The increases in 2013 fall entirely on individuals, not employers. For those in the workforce with salary or self-employment income, there will be roughly an extra 1 percent Medicare tax (officially 0.9 percent) for those with income in excess of $200,000 for single filers and $250,000 for joint filers.

Investment income
There is a heftier increase in the form of a second Medicare tax of 3.8 percent on investment income. This is a major change, as the Medicare tax in the past has only applied to wages and self-employment income. But starting in 2013, it will apply to these broad investment income categories:

  • Interest income
  • Dividends
  • Capital gains
  • Rental income
  • Annuities
  • Royalties
  • Business income held by a passive investor

These categories will not be subject to the tax:

  • Pension income
  • Retirement plan withdrawals
  • Capital gains and other income from a business in which the taxpayer actively participates

Generally, this tax increase falls on the same individuals as the other Medicare hike: single filers with adjusted gross income (AGI) over $200,000 and joint filers over $250,000. AGI is the bottom line income on page one of Form 1040, U.S. Individual Income Tax Return.

High-income tax saving strategies
While the two Medicare tax increases will not apply until 2013, awareness of these rates and how they pertain to income categories can influence the structure of business entities. Owners often extract income in multiple forms: compensation, rent, interest on loans, etc. The categorization becomes more important as we plan under these new rates.

“Those big picture concerns will be a significant part of our planning over the next year or so,” Biebl says. “But today, we believe the more urgent focus should be on the pending 2011 tax increases. They are imminent, and they are larger.”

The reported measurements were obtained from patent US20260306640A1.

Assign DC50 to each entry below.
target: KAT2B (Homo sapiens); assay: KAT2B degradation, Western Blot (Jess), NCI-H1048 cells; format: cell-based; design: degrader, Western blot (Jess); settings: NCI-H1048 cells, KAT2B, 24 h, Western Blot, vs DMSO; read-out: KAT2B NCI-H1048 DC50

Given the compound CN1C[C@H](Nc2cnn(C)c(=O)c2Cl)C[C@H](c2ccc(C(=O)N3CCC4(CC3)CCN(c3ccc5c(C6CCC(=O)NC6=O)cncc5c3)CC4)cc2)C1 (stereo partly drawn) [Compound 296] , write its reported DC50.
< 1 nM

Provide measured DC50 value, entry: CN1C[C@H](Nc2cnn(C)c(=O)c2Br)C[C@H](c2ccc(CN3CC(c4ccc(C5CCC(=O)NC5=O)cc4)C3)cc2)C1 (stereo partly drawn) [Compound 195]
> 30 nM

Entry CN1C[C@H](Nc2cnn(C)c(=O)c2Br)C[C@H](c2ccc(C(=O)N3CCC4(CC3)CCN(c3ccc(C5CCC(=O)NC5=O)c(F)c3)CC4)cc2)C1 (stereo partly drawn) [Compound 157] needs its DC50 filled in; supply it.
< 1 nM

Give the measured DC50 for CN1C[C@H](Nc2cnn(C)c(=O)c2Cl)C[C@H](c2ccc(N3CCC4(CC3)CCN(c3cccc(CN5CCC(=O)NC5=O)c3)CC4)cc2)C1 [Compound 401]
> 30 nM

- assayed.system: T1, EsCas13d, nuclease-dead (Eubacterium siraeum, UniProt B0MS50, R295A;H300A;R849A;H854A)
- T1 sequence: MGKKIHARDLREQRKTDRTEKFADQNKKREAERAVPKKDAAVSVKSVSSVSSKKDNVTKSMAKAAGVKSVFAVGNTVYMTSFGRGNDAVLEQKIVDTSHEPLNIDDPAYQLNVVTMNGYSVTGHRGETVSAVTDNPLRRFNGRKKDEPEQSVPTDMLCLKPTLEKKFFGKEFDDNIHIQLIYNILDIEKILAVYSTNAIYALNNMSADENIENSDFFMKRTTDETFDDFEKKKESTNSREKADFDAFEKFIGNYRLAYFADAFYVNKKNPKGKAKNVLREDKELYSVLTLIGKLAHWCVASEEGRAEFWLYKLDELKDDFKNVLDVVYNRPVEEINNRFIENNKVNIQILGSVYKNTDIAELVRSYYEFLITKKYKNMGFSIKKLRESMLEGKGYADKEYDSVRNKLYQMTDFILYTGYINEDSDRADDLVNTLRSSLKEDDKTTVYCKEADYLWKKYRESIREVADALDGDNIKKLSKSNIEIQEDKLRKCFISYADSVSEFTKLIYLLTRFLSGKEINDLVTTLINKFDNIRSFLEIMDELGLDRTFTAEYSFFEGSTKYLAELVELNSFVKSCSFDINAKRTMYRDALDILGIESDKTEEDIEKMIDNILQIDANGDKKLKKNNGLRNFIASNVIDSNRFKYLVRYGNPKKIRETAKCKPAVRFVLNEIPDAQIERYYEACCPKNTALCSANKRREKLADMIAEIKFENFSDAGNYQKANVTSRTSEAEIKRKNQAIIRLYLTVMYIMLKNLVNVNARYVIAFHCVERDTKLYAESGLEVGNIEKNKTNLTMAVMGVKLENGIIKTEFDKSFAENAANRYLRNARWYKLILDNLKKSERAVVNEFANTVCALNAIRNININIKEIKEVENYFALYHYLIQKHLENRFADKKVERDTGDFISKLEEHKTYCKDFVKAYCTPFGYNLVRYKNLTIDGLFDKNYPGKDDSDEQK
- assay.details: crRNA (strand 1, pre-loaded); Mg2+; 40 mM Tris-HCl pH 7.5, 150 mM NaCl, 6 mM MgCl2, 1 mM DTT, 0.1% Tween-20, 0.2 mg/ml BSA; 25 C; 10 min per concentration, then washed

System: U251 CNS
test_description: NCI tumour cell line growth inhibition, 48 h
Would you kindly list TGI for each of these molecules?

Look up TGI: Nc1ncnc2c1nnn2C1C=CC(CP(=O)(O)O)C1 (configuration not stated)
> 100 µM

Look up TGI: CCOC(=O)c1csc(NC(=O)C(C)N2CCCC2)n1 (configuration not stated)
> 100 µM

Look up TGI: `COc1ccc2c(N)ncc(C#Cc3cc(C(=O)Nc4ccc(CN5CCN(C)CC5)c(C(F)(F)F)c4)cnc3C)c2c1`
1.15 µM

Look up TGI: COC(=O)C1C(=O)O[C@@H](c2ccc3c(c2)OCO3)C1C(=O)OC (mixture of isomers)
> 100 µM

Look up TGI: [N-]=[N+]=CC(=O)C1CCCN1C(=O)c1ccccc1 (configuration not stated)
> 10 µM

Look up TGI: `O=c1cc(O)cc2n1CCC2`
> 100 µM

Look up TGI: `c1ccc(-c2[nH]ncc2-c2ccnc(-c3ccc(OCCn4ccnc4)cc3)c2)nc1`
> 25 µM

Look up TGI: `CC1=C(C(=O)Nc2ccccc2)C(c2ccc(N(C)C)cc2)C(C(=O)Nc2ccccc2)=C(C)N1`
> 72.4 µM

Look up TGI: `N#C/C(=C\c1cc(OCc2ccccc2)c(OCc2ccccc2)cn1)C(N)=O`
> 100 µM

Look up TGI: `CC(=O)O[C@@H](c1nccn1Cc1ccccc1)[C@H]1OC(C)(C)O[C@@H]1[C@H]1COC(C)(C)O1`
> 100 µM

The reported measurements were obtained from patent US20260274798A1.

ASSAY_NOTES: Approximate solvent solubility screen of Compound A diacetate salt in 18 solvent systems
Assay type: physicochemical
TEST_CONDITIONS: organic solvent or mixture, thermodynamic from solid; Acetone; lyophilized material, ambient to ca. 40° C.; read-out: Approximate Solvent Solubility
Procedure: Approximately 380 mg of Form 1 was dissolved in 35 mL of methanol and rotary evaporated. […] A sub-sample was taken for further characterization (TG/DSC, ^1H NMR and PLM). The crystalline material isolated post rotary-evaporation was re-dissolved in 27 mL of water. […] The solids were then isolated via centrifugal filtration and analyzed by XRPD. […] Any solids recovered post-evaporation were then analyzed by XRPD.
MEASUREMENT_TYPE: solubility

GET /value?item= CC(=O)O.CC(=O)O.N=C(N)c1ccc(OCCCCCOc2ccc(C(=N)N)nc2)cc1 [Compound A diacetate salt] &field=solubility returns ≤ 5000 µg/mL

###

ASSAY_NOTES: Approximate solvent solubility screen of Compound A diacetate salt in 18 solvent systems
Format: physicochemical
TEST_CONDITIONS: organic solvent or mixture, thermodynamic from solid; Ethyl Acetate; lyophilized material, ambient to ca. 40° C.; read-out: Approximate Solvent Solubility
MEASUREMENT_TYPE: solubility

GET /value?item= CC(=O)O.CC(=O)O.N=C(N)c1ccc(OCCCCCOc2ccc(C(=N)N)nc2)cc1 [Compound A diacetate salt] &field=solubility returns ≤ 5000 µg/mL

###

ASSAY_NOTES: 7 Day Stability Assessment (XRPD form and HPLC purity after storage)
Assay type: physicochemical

High net worth individuals (HNWI) with discretionary earnings that can be recognized in 2010 versus 2011 will profit by reporting the income at today’s lower rates. Here are examples of actions that could be beneficial to high-bracket taxpayers:

  • Recognize extra bonus or compensation income in 2010 that otherwise would be drawn in subsequent years.
  • Accelerate capital gain transactions into 2010 rather than selling in 2011.
  • Postpone tax deductible expenditures to 2011 when they can offset higher bracket income.
  • Convert individual retirement account (IRA) and other pre-tax qualified retirement plans to Roth status in 2010, thus taxing these funds at current lower rates to achieve nontaxable future growth.

Summary of current and anticipated tax rates for high-income individuals

 

2010

2011

2013

Wages

36%

(35% income tax rate plus 1.45% employee Medicare)

43%

(39.6% rate plus 2% phaseout increase plus 1.45% Medicare)

44%

(add 0.9% Medicare increase)

Self-employment earnings

38%

(35% income tax rate plus 2.9% Medicare rate)

45%

(39.6% rate plus 2% phaseout increase plus 2.9% Medicare)

46%

(add 0.9% Medicare increase)

Ordinary investment income

35%

42%

(39.6% rate plus 2% phaseout increase)

46%

(add 3.8% Medicare increase to investment income)

Ordinary business income

35%

42%

(39.6% rate plus 2% phaseout increase)

42%

Capital gains

15%

20%

24%

(add 3.8% Medicare increase to non-business capital gains)


View our tax principals.

 

Published: 7/1/2010